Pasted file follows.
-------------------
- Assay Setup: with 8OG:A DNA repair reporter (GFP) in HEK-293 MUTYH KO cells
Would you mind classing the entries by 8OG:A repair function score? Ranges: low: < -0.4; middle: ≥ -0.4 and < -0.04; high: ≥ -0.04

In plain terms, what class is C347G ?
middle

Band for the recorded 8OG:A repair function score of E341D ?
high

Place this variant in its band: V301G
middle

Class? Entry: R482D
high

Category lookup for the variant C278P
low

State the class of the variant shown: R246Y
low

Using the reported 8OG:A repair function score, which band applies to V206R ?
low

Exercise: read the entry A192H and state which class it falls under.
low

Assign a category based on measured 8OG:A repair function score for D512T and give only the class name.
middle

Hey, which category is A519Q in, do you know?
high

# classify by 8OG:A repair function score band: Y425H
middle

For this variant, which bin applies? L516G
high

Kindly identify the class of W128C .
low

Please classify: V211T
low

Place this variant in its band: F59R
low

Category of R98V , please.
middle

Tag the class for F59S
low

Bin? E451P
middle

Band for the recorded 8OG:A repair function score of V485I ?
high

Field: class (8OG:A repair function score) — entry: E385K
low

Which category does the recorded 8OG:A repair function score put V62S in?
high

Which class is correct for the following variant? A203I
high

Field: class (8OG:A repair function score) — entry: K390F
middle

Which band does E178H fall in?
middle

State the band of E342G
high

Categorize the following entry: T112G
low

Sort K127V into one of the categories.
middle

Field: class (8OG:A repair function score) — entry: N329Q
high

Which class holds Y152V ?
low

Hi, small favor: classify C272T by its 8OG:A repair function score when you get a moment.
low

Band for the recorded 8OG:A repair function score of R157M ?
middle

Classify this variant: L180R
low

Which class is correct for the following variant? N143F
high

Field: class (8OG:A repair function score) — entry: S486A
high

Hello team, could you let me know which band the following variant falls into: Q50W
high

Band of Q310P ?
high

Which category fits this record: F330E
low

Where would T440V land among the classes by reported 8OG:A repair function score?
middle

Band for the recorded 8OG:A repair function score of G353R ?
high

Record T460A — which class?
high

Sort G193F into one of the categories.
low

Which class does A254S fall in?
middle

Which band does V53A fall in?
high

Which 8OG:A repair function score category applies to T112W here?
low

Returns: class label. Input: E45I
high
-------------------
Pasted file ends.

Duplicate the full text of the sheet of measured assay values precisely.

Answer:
- Assay Setup: with 8OG:A DNA repair reporter (GFP) in HEK-293 MUTYH KO cells
Would you mind classing the entries by 8OG:A repair function score? Ranges: low: < -0.4; middle: ≥ -0.4 and < -0.04; high: ≥ -0.04

In plain terms, what class is C347G ?
middle

Band for the recorded 8OG:A repair function score of E341D ?
high

Place this variant in its band: V301G
middle

Class? Entry: R482D
high

Category lookup for the variant C278P
low

State the class of the variant shown: R246Y
low

Using the reported 8OG:A repair function score, which band applies to V206R ?
low

Exercise: read the entry A192H and state which class it falls under.
low

Assign a category based on measured 8OG:A repair function score for D512T and give only the class name.
middle

Hey, which category is A519Q in, do you know?
high

# classify by 8OG:A repair function score band: Y425H
middle

For this variant, which bin applies? L516G
high

Kindly identify the class of W128C .
low

Please classify: V211T
low

Place this variant in its band: F59R
low

Category of R98V , please.
middle

Tag the class for F59S
low

Bin? E451P
middle

Band for the recorded 8OG:A repair function score of V485I ?
high

Field: class (8OG:A repair function score) — entry: E385K
low

Which category does the recorded 8OG:A repair function score put V62S in?
high

Which class is correct for the following variant? A203I
high

Field: class (8OG:A repair function score) — entry: K390F
middle

Which band does E178H fall in?
middle

State the band of E342G
high

Categorize the following entry: T112G
low

Sort K127V into one of the categories.
middle

Field: class (8OG:A repair function score) — entry: N329Q
high

Which class holds Y152V ?
low

Hi, small favor: classify C272T by its 8OG:A repair function score when you get a moment.
low

Band for the recorded 8OG:A repair function score of R157M ?
middle

Classify this variant: L180R
low

Which class is correct for the following variant? N143F
high

Field: class (8OG:A repair function score) — entry: S486A
high

Hello team, could you let me know which band the following variant falls into: Q50W
high

Band of Q310P ?
high

Which category fits this record: F330E
low

Where would T440V land among the classes by reported 8OG:A repair function score?
middle

Band for the recorded 8OG:A repair function score of G353R ?
high

Record T460A — which class?
high

Sort G193F into one of the categories.
low

Which class does A254S fall in?
middle

Which band does V53A fall in?
high

Which 8OG:A repair function score category applies to T112W here?
low

Returns: class label. Input: E45I
high